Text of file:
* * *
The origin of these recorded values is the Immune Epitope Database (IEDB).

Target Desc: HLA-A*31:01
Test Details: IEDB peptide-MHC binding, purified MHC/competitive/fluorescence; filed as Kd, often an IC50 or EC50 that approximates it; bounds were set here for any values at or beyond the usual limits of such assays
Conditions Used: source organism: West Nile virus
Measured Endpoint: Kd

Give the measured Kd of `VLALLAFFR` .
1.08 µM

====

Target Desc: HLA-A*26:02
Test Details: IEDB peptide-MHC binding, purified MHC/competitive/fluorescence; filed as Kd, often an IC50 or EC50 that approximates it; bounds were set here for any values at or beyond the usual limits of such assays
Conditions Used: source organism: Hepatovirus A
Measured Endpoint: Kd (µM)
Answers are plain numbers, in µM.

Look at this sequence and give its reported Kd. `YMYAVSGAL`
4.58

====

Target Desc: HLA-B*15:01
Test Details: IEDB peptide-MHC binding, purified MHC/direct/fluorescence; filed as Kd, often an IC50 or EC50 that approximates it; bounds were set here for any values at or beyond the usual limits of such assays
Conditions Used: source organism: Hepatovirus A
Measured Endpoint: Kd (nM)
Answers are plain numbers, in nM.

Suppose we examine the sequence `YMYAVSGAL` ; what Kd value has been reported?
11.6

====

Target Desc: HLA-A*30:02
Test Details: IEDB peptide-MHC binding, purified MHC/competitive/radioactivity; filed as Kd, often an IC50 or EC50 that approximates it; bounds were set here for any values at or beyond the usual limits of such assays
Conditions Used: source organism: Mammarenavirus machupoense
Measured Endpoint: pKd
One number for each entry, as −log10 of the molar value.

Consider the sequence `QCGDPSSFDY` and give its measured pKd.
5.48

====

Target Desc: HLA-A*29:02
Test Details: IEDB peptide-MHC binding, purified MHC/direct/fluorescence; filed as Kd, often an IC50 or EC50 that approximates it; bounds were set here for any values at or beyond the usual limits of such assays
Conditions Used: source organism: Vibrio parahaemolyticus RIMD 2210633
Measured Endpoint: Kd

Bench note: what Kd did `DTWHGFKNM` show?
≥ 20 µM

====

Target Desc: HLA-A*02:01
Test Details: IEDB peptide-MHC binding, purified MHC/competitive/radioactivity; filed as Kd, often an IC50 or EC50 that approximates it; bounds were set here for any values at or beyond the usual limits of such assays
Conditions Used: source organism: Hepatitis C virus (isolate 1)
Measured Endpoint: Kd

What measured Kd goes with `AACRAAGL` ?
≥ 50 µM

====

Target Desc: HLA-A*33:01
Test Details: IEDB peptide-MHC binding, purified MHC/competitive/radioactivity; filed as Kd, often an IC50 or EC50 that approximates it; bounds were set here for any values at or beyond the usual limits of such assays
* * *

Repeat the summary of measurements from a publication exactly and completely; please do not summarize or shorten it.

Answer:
The origin of these recorded values is the Immune Epitope Database (IEDB).

Target Desc: HLA-A*31:01
Test Details: IEDB peptide-MHC binding, purified MHC/competitive/fluorescence; filed as Kd, often an IC50 or EC50 that approximates it; bounds were set here for any values at or beyond the usual limits of such assays
Conditions Used: source organism: West Nile virus
Measured Endpoint: Kd

Give the measured Kd of `VLALLAFFR` .
1.08 µM

====

Target Desc: HLA-A*26:02
Test Details: IEDB peptide-MHC binding, purified MHC/competitive/fluorescence; filed as Kd, often an IC50 or EC50 that approximates it; bounds were set here for any values at or beyond the usual limits of such assays
Conditions Used: source organism: Hepatovirus A
Measured Endpoint: Kd (µM)
Answers are plain numbers, in µM.

Look at this sequence and give its reported Kd. `YMYAVSGAL`
4.58

====

Target Desc: HLA-B*15:01
Test Details: IEDB peptide-MHC binding, purified MHC/direct/fluorescence; filed as Kd, often an IC50 or EC50 that approximates it; bounds were set here for any values at or beyond the usual limits of such assays
Conditions Used: source organism: Hepatovirus A
Measured Endpoint: Kd (nM)
Answers are plain numbers, in nM.

Suppose we examine the sequence `YMYAVSGAL` ; what Kd value has been reported?
11.6

====

Target Desc: HLA-A*30:02
Test Details: IEDB peptide-MHC binding, purified MHC/competitive/radioactivity; filed as Kd, often an IC50 or EC50 that approximates it; bounds were set here for any values at or beyond the usual limits of such assays
Conditions Used: source organism: Mammarenavirus machupoense
Measured Endpoint: pKd
One number for each entry, as −log10 of the molar value.

Consider the sequence `QCGDPSSFDY` and give its measured pKd.
5.48

====

Target Desc: HLA-A*29:02
Test Details: IEDB peptide-MHC binding, purified MHC/direct/fluorescence; filed as Kd, often an IC50 or EC50 that approximates it; bounds were set here for any values at or beyond the usual limits of such assays
Conditions Used: source organism: Vibrio parahaemolyticus RIMD 2210633
Measured Endpoint: Kd

Bench note: what Kd did `DTWHGFKNM` show?
≥ 20 µM

====

Target Desc: HLA-A*02:01
Test Details: IEDB peptide-MHC binding, purified MHC/competitive/radioactivity; filed as Kd, often an IC50 or EC50 that approximates it; bounds were set here for any values at or beyond the usual limits of such assays
Conditions Used: source organism: Hepatitis C virus (isolate 1)
Measured Endpoint: Kd

What measured Kd goes with `AACRAAGL` ?
≥ 50 µM

====

Target Desc: HLA-A*33:01
Test Details: IEDB peptide-MHC binding, purified MHC/competitive/radioactivity; filed as Kd, often an IC50 or EC50 that approximates it; bounds were set here for any values at or beyond the usual limits of such assays